For those leaning closer to the “challenging” side of the pendulum, there was no shortage of offerings. The line-up was packed with critical darlings of former festivals (the soulful “Armageddon Time,” the sensual “One Fine Morning,” the searing “Holy Spider,” the restrained “Living” and the ravishing “Godland” among them), divisive movies and an unusually large group of documentaries (two of which I reviewed with an earlier dispatch) from veterans like Mark Cousins (also a tribute this year) and Werner Herzog, as well as fierce contemporaries like Matthew Heineman.
One of the best pictures of the year, Todd Field’s knockout “TÁR” was among the movies that led the fest’s most challenging offerings after its Venice debut. Screening alongside a special tribute to its sensational star, Cate Blanchett, "TÁR" is a film of rare elegance and sophistication, as well as a complex and nuanced probe into creative geniuses with ruinous ethical inklings. Featuring one of Blanchett’s career-best performances in a resume full of such highlights, “TÁR” follows a multi-hyphenate star maestro as her true colors start to unravel through an entrancing, mind-bending structure. The film isn’t so much about what we do with problematic artists with undeniable talent and output; but more an exploration of one such person’s headspace that neither enforces a moral compass onto the audience nor lacks one.
Perhaps the festival’s most divisive title, Alejandro González Iñárritu’s “Bardo” gave this year’s attendees a lot to talk (and complain) about. Marking Iñárritu’s return to Mexico for the first time since “Amores Perros” and following a fictional, States-based Mexican journalist-filmmaker’s existential troubles around his artistic, familial and national identity, “Bardo” is an ambitious artifact on the whole with a nearly three-hour running time. Perhaps too labored and undisciplined for its own good, but still a searching and honest reckoning of a larger-than-life artist (that is, Iñárritu) with his own demons and interests all the same; the kind of effort that is always worth considering despite all the noise that unfairly writes it off as a vanity project.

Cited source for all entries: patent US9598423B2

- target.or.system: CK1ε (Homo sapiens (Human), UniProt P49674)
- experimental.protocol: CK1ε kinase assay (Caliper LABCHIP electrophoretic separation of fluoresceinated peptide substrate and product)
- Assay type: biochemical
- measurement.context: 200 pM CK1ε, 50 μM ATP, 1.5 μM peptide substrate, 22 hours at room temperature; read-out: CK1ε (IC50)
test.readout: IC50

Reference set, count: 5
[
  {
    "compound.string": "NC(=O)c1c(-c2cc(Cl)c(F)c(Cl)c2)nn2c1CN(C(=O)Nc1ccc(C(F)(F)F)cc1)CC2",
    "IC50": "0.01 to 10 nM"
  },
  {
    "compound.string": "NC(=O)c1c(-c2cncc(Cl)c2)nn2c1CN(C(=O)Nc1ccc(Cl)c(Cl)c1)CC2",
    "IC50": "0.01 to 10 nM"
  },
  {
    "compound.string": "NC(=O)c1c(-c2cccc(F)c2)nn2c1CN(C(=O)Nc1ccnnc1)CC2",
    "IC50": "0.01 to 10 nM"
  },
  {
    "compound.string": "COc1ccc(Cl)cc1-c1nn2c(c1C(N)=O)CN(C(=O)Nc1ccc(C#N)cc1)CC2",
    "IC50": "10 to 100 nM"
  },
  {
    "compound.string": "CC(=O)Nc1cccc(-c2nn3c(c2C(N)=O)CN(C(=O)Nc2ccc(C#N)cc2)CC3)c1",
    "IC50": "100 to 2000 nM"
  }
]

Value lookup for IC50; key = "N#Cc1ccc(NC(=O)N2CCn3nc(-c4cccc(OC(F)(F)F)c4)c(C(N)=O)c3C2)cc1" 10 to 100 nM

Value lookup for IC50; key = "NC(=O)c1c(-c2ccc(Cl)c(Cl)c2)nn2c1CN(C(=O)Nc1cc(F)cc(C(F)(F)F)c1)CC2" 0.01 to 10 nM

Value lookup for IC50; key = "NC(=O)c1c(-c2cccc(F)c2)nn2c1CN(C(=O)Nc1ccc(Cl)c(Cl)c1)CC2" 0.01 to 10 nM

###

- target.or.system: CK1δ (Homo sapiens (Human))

Less divisive were Telluride tribute recipient Sarah Polley’s “Women Talking”—a haunting adaptation of Miriam Toews’ novel with the same name—and Sebastián Lelio’s gorgeously lyrical “The Wonder,” based on “Room” writer Emma Donoghue’s novel (with Donoghue herself among the team of screenwriters). To this critic, these titles—both exercises on listening with humility—were in conversation with each other in more ways than one, and not only because both are marked by #MeToo themes (Polley’s being the more explicit one). Not present at the festival was “The Wonder” lead Florence Pugh, in Italy to walk the Venice carpet with a controversy-ridden title you might have heard a thing or two about. On the other hand, almost the entire cast of “Women Talking”—from Rooney Mara, to Claire Foy, Jessie Buckley, Shelia McCarthy, Judith Ivey and Frances McDormand (also a producer)—were present, with McDormand presenting the immensely talented Polley her award during a charming ceremony.
Amid all the festivities, there was perhaps one heartwarming crowd-pleaser that everyone who saw it could agree on: Ryan White’s surprise documentary hit, “Good Night Oppy.” In fairness, it’s impossible to watch this lovely space escapade without shedding some tears, as its central character—a Mars rover called Opportunity—roams the planet on a 90-day mission alongside its twin, Spirit, and ends up surviving for 15 years and provides the humankind with priceless intel and imagery from Mars. It’s amazing to consider how much both of these rovers look like WALL-E. Or rather (given Pixar’s film is dated 2008, and the rovers were launched in 2003), how much Pixar animators were inspired by the real rovers’ looks. That reference certainly helps in further engaging with the sentience of the sweet Oppy, a happy-go-lucky robot who needs its own wake-up songs and suffers from increasing health problems just like the rest of us until its inevitable decline and heartbreaking expiration. The kinship on the screen between Oppy and those watching its steps from NASA wasn’t unlike the bond the audience had with the screen on the festival’s final night and final outdoor screening, under a starry blanket. Both connections were marked by a deep sense of love and wonder, a unifying force despite whatever divisiveness might have come before it.